(Reuters) - Puerto Rico’s governor on Sunday said he would not seek re-election next year but refused to resign as the island braced for more protests by demonstrators demanding he step down over offensive chat messages.
A day before a planned general strike and massive street demonstrations in the bankrupt U.S. territory, Ricardo Rossello, 40, said he respected the wishes of Puerto Ricans and would not seek a second term in November 2020 elections.
He also said he would resign as head of his New Progressive Party (PNP) but would remain as governor until the end of his term in January, 2021.
“I know that apologizing is not enough,” Rossello said in a video posted on Facebook. “A significant sector of the population has been protesting for days. I’m aware of the dissatisfaction and discomfort they feel. Only my work will help restore the trust of these sectors.”
His comments drew outrage from many Puerto Ricans, with social media videos showing San Juan residents leaning out of apartment windows banging pots and pans in a third day of so-called “cacerolazo” protests.
The July 13 publication of sexist and homophobic chat messages between Rossello and top aides unleashed simmering resentment over his handling of devastating 2017 hurricanes, alleged corruption in his administration and the island’s bankruptcy process.
“’#Resign Ricky isn’t just a call for him to resign from the party, but from his seat as the top official,” tweeted Linda Michelle, an industrial engineer and Puerto Rico radio personality. “Whoever wasn’t sure about going to the march tomorrow has now made up their mind to go.”
“POWER OF THE PEOPLE”
Puerto Rico’s non-voting representative to the U.S. Congress, as well as Democratic presidential candidates and lawmakers have called for the governor to step aside after nine days of sometimes violent protests.
“Once again: Rosselló must resign,” tweeted U.S. Representative Alexandria Ocasio-Cortez in response to his video.
But Puerto Rico’s Senate President Thomas Rivera Schatz, who may takeover leadership of the pro-statehood PNP, said Rossello’s actions “put an end to part of the controversies and trauma hitting our people.”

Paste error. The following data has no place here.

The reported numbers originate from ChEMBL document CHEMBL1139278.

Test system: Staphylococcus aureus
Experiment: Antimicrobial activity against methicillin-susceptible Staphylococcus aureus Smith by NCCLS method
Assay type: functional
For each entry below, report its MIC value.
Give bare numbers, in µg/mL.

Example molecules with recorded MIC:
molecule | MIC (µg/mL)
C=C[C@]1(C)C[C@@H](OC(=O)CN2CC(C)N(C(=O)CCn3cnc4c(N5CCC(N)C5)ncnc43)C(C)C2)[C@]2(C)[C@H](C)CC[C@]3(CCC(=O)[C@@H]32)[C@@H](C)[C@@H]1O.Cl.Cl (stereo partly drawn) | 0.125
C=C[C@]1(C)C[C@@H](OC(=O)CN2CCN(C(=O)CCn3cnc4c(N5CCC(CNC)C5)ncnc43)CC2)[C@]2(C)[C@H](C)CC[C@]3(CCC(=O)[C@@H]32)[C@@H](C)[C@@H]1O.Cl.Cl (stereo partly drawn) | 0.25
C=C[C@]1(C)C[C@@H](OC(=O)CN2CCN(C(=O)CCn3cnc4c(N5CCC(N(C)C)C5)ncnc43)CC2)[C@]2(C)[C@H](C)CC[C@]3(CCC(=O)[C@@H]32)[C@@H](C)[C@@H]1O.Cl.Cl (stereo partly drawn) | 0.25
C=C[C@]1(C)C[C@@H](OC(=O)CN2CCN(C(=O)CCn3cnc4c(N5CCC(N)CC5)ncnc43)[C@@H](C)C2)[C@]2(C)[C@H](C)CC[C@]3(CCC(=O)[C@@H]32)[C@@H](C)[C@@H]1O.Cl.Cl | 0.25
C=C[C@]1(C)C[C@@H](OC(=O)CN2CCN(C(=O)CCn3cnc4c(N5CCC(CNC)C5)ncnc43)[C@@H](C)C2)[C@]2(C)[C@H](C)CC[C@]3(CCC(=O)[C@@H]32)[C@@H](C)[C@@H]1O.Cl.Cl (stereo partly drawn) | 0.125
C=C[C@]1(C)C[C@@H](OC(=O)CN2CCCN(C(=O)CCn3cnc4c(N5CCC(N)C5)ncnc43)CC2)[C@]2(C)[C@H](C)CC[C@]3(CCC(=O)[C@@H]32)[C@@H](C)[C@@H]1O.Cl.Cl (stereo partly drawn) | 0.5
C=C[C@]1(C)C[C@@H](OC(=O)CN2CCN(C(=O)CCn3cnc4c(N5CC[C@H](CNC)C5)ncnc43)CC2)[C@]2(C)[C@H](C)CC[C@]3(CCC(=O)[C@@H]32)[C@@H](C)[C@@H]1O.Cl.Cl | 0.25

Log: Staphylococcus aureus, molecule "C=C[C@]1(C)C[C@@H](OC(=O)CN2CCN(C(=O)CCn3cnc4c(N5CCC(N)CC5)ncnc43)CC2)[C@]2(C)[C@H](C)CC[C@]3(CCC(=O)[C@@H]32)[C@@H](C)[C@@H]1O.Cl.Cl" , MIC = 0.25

Puerto Rico House Speaker Carlos Mendez, also of the PNP, appointed an independent panel on Friday to investigate whether the chats warranted impeachment.
“I welcome the process started by the legislative assembly, which I will confront with complete truth,” Rossello said in the video.
The political turmoil comes at a critical stage in the U.S. territory’s bankruptcy process as it tries to restructure around $120 billion in debt and pension obligations.
It has also raised concerns among U.S. lawmakers who are weighing the island’s requests for billions of federal dollars for healthcare and work to recover from Hurricane Maria, which led to nearly 3,000 deaths.
Opposing Rossello are a raft of Puerto Rican celebrities ranging from singer Ricky Martin and rapper Bad Bunny to “Hamilton” creator Lin-Manuel Miranda.
Martin, a target of the governor’s chats, said he would march with protesters on Monday, when some businesses have said they will close after trade unions called a national strike.
“I want to feel the power of the people,” Martin, 47, said in a Facebook video, urging legislative leaders to start the impeachment process.
Reporting by Andrew Hay in Taos, New Mexico; Additional reporting by Luis Valentin Ortiz in San Juan and Karen Pierog in Chicago; Editing by Peter Cooney, Dan Grebler and Daniel Wallis
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